- Neville and Barrett had their 52341235th rematch, and again, it never gets old. The match-up feels stale, but the action is always fresh. It’s that good, and the bonus is that Neville is somewhat seamlessly transitioning into a new (old) feud against Bo Dallas, from whom he won the NXT Championship. You might not think much of Bo in the ring, but I look forward to what Neville pulls out of him.
- A lot of people are thinking, after the conclusion of Rusev’s feud with Cena last night, that Rusev’s momentum is all gone, especially now that he’s also broken up with Lana. I disagree. While I won’t argue that feuding with Cena has all but completely drained the amazing momentum he had going into it—moreso with the terrible I Quit ending—I do also think that he has a way back up. Nothing can give him his heel heat back like a feud with Lana, a character who has gotten over on her own. The split came at a good time, when Lana’s good crowd reactions are only dampening whatever heel reaction Rusev can possibly get on his own. Splitting them apart will allow Rusev to get heel heat on his own. Feuding with Lana, as the stereotypical jealous lover, is going to paint him as a villain that’s deeper than the hokey mean foreigner.
- Ambrose/Wyatt is another gem of a match. Bray Wyatt is a lot better when he is able to actually impose himself on his opponents. As a guy who’s smaller than the average WWE wrestler in stature, he needs to find creative ways to do that, which he hasn’t fully explored yet. Fortunately, he doesn’t have to try very hard when he works with a guy like Dean Ambrose.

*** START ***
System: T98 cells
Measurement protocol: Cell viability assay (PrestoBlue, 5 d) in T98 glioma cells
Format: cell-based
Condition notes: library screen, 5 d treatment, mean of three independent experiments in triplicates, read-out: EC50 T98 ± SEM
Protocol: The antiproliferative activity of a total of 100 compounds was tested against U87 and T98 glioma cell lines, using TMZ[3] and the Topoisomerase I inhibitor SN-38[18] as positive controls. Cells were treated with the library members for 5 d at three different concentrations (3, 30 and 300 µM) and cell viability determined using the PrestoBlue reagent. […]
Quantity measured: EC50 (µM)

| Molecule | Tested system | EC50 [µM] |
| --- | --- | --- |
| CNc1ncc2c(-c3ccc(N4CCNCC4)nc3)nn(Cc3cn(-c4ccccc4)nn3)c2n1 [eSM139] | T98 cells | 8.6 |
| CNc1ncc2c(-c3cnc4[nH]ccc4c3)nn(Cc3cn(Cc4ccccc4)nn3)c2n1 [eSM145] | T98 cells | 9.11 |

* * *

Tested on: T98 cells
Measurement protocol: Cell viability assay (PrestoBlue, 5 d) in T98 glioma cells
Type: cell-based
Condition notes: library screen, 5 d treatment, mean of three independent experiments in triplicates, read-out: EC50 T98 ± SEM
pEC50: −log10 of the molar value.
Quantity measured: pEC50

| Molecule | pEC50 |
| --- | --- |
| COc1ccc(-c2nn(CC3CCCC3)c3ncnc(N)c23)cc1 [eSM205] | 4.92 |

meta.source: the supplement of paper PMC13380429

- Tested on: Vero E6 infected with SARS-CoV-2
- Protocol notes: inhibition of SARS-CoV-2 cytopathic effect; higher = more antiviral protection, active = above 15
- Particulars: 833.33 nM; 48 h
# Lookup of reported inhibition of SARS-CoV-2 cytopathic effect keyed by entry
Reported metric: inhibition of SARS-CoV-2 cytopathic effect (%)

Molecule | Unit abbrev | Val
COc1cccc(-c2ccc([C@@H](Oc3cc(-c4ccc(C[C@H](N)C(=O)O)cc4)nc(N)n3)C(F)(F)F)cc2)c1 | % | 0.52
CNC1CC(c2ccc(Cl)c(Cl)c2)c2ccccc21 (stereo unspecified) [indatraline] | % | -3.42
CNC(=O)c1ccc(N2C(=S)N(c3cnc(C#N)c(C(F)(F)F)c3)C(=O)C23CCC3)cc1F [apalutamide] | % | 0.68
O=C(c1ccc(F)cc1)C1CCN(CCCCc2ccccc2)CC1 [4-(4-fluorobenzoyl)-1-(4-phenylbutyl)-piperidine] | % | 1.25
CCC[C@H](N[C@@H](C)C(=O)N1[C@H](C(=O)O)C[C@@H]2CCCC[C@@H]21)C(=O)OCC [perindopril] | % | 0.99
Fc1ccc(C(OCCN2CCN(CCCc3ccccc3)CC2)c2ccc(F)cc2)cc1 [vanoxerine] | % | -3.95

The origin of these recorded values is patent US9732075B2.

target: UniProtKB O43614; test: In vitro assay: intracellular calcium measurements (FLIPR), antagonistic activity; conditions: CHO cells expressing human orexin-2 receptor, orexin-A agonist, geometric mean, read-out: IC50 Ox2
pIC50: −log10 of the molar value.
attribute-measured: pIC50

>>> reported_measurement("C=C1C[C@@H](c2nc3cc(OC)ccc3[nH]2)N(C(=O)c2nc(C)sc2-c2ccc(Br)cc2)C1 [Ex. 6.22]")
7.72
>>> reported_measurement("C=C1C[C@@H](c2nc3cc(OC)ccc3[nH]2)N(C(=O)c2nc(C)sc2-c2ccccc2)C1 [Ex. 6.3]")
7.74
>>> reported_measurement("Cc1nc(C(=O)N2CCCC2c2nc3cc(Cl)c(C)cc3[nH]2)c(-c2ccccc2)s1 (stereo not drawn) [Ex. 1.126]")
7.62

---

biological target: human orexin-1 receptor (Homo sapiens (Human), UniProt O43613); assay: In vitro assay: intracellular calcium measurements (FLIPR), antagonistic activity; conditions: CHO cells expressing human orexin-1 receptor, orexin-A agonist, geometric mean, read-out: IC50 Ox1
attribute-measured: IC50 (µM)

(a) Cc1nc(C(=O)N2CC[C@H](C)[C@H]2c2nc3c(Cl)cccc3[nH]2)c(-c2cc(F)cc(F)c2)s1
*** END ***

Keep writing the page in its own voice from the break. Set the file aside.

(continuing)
- The finish was also well-booked, with both Bray retaining his momentum and the Ambrose/Rollins feud advanced at the same time thanks to J&J interference. Everyone is kept looking strong here.
- Two words: Kevin Owens. Glad they figured out a more compelling feud for Cena to be in; hopefully he doesn’t halt Owens’s momentum like he did Rusev’s.
- Naomi and Nikki Bella put on a solid singles match for the Divas title that, while ending in a DQ, made up for the lackluster tag match they had the previous night.
- The way Ambrose is presented as the babyface challenger to heel Rollins is a bit… questionable, but I’ll let it slide since the bad guys are still playing the numbers game. At least Rollins closed the show standing tall, reinforcing his credibility as champion.
- Also, Rollins + Pedigree = Money.
- Not too sure what’s going on with Harper and Rowan not being in the Chamber, but I have a feeling there’s a swerve in the works here.
- Also not quite feeling the new Lana/Dolph/Rusev angle that’s budding. Yes, I just said Rusev needs to feud with Lana to reinforce his evil character, but the way it’s set up right now feels so rushed and unnatural. It’s clear that Lana’s just trying to make Rusev jealous to get in his head, and that either of these two guys are winning the title, but did she have to go in for a kiss that quick?
- Paige is back! But alignments in the Divas division are still a mess.